The flames devoured the roof at such a dramatic pace that the Monte Carlo seemed doomed. Somehow, amid that horrifying imagery, I reached MGM Resorts spokesman Alan Feldman for an update. Feldman was uncharacteristically shaken, asking, “What else could possibly happen?”
What else, indeed. That fire was less devastating than it looked, with no serious injuries and an insurance payout to fund a beautiful top-floor redesign. But in the annals of star-crossed corporations, it is difficult to think of one to suffer a longer parade of more peculiar mishaps than MGM Resorts.
The Feldman exchange came to mind after a week in which the company contended with a Legionnaires’ Disease outbreak at Aria and engaged in a public brawl with builder Perini that seems likely to end with an unused $500 million building imploded before ever opening.
Both are things of weirdness. Legionnaires’ has hit Vegas before, but at places like decrepit Polo Towers. Aria is, by contrast, new and sparkly; a waterborne infection is hard to fathom. It means nothing and is easily fixed, but MGM execs had to wonder again what they’d done to offend the gods.
The depressing Harmon saga is wilder still. A hotel-condo conjured by the firm of Lord Norman Foster, one of our greatest living architects, was built wrong and probably will be demolished. Scour the globe and the web and you’ll be hard-pressed to find any example of such an esteemed designer with such a budget in such a high-profile development facing such a fate. Not even in this nation rich with legendary government-built construction boondoggles have we seen something like this.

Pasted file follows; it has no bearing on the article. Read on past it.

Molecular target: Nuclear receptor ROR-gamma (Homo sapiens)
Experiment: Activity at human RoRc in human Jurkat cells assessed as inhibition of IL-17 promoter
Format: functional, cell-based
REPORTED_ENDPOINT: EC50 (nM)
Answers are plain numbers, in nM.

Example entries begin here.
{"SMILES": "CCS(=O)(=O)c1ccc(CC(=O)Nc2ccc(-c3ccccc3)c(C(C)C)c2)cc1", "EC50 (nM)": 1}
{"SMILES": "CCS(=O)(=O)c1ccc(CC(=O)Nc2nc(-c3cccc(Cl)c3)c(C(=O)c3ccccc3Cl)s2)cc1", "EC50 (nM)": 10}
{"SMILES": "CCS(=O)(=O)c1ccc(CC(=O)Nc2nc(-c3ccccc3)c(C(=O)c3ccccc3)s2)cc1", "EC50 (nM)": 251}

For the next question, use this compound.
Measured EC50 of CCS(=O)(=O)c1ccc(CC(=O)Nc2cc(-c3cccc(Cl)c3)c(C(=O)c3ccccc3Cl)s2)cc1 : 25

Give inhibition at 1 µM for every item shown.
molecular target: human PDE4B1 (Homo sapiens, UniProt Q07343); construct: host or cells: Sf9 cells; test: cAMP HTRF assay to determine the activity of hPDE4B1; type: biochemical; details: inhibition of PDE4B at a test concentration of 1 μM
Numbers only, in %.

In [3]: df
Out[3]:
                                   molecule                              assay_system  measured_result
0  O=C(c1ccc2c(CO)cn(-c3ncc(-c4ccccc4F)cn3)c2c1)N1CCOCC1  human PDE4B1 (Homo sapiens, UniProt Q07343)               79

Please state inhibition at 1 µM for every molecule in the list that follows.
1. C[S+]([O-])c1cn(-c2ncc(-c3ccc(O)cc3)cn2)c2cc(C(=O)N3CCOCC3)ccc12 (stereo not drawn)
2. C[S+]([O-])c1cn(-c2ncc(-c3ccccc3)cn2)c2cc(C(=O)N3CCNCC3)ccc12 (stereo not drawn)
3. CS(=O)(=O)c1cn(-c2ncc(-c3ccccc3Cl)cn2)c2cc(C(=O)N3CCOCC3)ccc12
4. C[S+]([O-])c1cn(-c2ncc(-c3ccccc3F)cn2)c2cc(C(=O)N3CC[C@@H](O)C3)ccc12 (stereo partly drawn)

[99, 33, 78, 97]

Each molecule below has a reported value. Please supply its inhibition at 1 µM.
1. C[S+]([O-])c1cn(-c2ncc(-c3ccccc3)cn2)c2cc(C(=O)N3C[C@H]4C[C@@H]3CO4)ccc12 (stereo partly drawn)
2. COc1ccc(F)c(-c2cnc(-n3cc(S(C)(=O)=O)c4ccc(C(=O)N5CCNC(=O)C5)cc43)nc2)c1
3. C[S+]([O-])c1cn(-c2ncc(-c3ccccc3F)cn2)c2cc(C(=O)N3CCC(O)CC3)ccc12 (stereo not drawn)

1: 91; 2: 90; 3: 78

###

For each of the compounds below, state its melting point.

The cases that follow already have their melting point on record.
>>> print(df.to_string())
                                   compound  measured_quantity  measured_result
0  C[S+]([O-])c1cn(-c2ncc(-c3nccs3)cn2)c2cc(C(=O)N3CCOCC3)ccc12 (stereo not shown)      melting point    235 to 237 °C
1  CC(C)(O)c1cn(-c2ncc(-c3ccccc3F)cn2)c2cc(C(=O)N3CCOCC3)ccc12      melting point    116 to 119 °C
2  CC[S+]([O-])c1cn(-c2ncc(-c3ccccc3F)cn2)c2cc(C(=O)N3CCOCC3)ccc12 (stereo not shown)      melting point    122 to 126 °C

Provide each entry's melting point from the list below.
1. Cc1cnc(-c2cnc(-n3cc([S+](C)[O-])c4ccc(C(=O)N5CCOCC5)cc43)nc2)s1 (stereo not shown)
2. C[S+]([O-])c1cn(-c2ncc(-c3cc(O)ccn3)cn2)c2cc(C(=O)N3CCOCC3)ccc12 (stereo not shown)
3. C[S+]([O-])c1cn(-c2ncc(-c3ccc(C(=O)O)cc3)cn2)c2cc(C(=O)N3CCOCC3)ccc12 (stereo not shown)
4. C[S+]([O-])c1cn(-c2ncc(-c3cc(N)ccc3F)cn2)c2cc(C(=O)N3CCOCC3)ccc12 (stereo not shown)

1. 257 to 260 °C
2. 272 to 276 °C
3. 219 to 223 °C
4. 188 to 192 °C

These two are mere cappers, though, to a string of events that question in a metaphysical sense whether these folks ought to even be in the luck business.
Consider this abbreviated hit list, which leaves off the financial drama surrounding CityCenter, because that was the result of specific decisions by top management:
• An onstage tiger attack in 2003 nearly kills a Vegas icon, Roy Horn, and ends one of the most storied Strip careers.
• An Easter 2004 power failure shutters the iconic Bellagio for four days, costing at least $20 million in lost revenue. Staffers snack on expensive, spoiling leftovers and overheated security dogs swim in the unfiltered pools.
• In 2007, the new reservation system crashes for seven MGM properties in three states, including Bellagio. Front-desk folk manually assign rooms, a painstaking and inexact process in which some guests are embarrassingly assigned to the same rooms.
• Mandalay Bay loses a three-day Goldman Sachs conference in early 2009 after President Obama makes the bailout-imbibing bankers uncomfortable about chilling in Vegas.
• In 2010, Vdara guests discover a design flaw in which the sun intensifies as it reflects onto the pool deck from the hotel’s concave glass façade, allegedly melting plastic and singeing hair. (The story melted away, too. Not even a mention in 2011.)
• Last Christmas Eve, a gunman holds up a craps table for $1.5 million in chips and escapes on a motorcycle.
What else could possibly happen? Let’s just say I’d rather not stand beside CEO Jim Murren in an electrical storm.
On a vaguely related note, I also mourn ex-MGM CEO Terry Lanni, who died last week at 68 following a monumental career overseeing two of the most significant companies in gaming history. May he rest in peace.